Accession Number:

ADA523705

Title:

Development of the Joint Logistician

Descriptive Note:

Journal article

Corporate Author:

NATIONAL DEFENSE UNIV WASHINGTON DC INST FOR NATIONAL STRATEGIC STUDIES

Personal Author(s):

Report Date:

2005-01-01

Pagination or Media Count:

6.0

Abstract:

Since the war on terror began on September 11, 2001, the Armed Forces have deployed around the world, conducting operations in Afghanistan, Africa, the Balkans, Iraq, the Philippines, and South Korea. Operation Iraqi Freedom, in particular, has tested the concept of maneuver warfare, which focuses on the weaknesses of the enemy and uses speed as a primary weapon. Throughout this operation, units moved faster than planners could anticipate, so critical preparation lagged behind the troops thus, an operational pause was required to allow supplies to catch up. In addition to rapid tempo, combat information systems failed to integrate logistic planners into the real-time information used by operators, leading to uncoordinated and ineffective logistic planning. Although logistic systems have evolved over the years, logisticians must be educated and professionally developed to manipulate the various logistic systems the Armed Forces use and to take advantage of corporate business practices. Considering the movement of material to Iraq before major combat operations began, logistic systems used during Operation Iraqi Freedom have been effective. Logisticians moved 1.2 million tons of equipment over 8,000 miles and drove over 2,000 trucks a day to transport supplies from Kuwait to northern Iraq. Additionally, these systems provided over 2.1 million gallons of water to 307,000 troops and delivered enough meals-ready-to-eat to feed the population of Spokane, Washington, for over a year. But these successes have been overshadowed by the realities of supporting a large organization that stretched the logistic system to the limit and exposed many deficiencies including a large backlog of supplies throughout the supply chain, wasted funds paid to owners of the containers holding the nonmoving supplies, a 1.2 billion discrepancy between material received and material shipped, and cannibalization of vehicles because parts were not available.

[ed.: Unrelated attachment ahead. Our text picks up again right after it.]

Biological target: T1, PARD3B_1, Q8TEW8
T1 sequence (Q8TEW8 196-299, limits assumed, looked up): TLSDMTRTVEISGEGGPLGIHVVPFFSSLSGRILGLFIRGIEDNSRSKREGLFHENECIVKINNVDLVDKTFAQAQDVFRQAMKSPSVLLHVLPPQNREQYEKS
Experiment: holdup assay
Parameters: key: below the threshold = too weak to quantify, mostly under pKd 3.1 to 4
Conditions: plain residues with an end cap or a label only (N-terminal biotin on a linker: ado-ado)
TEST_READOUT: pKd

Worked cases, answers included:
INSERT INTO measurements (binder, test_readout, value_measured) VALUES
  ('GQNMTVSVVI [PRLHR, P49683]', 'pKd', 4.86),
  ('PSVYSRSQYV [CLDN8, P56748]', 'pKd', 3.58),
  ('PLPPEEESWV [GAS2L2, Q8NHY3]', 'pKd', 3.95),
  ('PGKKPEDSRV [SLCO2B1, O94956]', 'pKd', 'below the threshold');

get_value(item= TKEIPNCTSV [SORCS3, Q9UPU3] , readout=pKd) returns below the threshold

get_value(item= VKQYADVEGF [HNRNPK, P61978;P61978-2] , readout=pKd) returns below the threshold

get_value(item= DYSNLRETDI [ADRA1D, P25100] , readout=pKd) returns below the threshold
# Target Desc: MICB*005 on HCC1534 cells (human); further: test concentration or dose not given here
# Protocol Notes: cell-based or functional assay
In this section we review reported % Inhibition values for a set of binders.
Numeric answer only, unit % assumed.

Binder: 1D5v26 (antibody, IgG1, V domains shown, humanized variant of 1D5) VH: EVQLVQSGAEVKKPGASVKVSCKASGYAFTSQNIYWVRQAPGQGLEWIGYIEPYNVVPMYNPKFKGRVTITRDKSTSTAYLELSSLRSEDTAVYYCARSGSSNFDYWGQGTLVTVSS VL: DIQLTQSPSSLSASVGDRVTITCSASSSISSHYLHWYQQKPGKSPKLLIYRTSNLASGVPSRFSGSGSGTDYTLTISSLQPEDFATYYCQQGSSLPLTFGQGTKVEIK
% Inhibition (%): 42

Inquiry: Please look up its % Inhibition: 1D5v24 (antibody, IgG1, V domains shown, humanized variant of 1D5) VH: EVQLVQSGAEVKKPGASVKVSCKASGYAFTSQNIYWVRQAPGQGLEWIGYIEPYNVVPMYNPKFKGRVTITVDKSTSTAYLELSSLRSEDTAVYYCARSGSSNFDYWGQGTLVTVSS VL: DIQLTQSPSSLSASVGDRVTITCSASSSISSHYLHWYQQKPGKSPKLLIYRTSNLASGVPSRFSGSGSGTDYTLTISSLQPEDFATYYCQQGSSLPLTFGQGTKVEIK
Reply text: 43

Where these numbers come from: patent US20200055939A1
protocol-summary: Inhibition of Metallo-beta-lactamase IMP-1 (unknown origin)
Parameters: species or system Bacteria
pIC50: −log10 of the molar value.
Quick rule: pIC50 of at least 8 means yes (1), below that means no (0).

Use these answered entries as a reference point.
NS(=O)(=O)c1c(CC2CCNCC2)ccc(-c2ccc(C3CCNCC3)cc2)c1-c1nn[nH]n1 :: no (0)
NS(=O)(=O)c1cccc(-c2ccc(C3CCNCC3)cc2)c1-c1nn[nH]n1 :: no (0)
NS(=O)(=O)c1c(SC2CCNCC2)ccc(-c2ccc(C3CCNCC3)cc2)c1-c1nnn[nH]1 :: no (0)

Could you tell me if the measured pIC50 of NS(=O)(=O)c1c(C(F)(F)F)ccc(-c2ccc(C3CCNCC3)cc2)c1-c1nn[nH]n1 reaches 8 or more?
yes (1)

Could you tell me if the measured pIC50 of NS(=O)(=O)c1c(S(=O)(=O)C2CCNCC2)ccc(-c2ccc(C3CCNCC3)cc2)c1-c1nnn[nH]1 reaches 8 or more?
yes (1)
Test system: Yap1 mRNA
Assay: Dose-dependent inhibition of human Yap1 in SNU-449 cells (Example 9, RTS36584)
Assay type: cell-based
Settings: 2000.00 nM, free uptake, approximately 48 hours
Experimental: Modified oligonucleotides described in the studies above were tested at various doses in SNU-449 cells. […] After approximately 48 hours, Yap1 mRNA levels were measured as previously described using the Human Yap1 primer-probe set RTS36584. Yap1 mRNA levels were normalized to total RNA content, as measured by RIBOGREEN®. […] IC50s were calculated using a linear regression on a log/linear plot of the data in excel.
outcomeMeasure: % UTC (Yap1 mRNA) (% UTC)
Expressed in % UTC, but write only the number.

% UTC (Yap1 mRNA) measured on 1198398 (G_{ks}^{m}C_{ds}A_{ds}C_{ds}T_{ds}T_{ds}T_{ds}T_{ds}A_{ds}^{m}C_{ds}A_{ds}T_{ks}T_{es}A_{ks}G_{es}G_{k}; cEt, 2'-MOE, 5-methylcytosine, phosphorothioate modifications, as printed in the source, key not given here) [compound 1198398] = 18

Subject Categories:

  • Information Science
  • Logistics, Military Facilities and Supplies
  • Military Operations, Strategy and Tactics

Distribution Statement:

APPROVED FOR PUBLIC RELEASE